by Joe Shahen
This month, more than 300 charter school leaders, parents, advocates, and operators gathered in New York City for the Northeast Charter School Network’s conference. The event allowed members of the public charter school movement to share their experiences and collectively think about the challenges facing charter schools today.
“The annual conference is a way to bring charter schools from across the region together to celebrate our shared mission,” said NECSN President Bill Phillips. “It is vital, particularly at this moment in our movement’s history, to share what’s working and to learn from each other. When charter schools from Buffalo to New York City to New Haven assemble, we create opportunities to face challenges together and with the best ideas possible.”
With the charter movement facing a time of great change, the urgency of the education reform movement’s work was felt throughout the weekend’s events. While talking about the recent march across the Brooklyn Bridge, Achievement First parent and Families for Excellent Schools organizer Shamona Kirkland made a statement on the need for quality public schools that rings true for all parents: “My child’s future is time-sensitive.”
The sessions, which ranged from how to better approach the Common Core to why more than 17,000 members of the New York City charter community marched, were aimed at helping improve the way charters educate their students and advocate for their schools.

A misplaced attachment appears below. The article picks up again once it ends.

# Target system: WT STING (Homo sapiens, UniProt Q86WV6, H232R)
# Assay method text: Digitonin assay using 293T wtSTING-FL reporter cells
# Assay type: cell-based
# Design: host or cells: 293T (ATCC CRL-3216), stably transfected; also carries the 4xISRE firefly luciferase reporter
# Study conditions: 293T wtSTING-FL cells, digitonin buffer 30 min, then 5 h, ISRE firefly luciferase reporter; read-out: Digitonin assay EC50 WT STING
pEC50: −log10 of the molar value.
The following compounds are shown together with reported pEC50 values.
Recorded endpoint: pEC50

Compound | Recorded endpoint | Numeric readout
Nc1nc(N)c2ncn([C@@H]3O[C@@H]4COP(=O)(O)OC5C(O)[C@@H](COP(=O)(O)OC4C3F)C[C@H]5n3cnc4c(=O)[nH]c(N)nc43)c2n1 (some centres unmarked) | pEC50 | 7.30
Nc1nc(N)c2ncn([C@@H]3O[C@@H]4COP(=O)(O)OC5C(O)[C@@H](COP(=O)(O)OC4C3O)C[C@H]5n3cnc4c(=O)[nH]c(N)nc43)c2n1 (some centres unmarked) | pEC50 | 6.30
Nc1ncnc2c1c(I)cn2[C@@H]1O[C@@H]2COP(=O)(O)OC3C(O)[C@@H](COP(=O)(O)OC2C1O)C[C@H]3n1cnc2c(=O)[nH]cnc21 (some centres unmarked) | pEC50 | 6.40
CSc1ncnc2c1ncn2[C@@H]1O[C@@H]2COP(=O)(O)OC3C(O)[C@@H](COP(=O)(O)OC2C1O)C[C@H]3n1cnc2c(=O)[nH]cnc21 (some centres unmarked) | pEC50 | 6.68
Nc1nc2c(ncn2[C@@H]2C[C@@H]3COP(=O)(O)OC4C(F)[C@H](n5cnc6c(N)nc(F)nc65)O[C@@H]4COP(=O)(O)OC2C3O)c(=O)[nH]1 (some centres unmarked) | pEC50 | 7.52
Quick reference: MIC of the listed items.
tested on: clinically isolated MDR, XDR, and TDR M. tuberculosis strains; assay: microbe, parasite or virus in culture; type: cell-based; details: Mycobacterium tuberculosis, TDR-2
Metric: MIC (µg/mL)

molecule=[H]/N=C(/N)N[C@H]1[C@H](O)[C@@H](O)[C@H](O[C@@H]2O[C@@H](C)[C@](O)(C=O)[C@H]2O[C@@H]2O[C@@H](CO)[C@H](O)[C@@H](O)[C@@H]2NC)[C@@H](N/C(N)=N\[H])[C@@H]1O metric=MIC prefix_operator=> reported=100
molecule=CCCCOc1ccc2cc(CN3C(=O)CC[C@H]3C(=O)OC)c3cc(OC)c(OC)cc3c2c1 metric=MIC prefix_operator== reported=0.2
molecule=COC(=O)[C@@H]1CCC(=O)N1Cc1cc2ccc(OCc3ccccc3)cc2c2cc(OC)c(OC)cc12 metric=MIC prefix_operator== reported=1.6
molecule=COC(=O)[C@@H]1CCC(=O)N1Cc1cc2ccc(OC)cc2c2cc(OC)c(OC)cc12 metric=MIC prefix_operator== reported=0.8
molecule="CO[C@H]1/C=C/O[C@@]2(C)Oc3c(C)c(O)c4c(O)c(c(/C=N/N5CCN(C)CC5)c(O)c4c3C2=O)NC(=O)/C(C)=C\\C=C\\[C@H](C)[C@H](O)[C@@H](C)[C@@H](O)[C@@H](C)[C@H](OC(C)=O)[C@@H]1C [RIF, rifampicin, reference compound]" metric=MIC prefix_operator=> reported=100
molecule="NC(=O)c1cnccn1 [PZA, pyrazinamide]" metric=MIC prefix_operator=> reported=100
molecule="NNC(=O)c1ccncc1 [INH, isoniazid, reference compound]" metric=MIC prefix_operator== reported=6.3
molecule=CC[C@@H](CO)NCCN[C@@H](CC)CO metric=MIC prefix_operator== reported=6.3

One session included a discussion with Ember Reichgott Junge, author of Minnesota’s first-in-the-nation charter school law, who shared her story on how the chartering movement began. She, along with NECSN’s Jill Shahen and Andrea Rogers, discussed the roots of the movement and offered insights about innovation and charters’ freedom to be better.
Success Academy Network CEO Eva Moskowitz held a session discussing how her schools prepared for the Common Core exams and how they achieved the standout performance that has garnered so much attention. She gave insight into teacher preparation and establishing a learning environment for a child that enables them to think, engage, and get so excited for school that they won’t want to leave.
The highlight of the conference came from Harlem Children’s Zone CEO Geoffrey Canada. In a moving keynote address, Canada spoke about the importance of improving public education and the meaning of leadership.
“We are on the front line of saving this country,” said Canada.
He talked about how the current public school system has failed too many children across multiple generations. He said it was the moral obligation of the education reform movement to stand up to the status quo and save the lives of these children, many of whom could be doomed to a life of crime and poverty without a good education.
“We don't need any more lousy schools. We need schools that are constantly getting better,” Canada said.
Canada finished with a poem he’d written that put into perspective what was at stake in the movement, entitled “Don’t Blame Me,” that left the audience standing.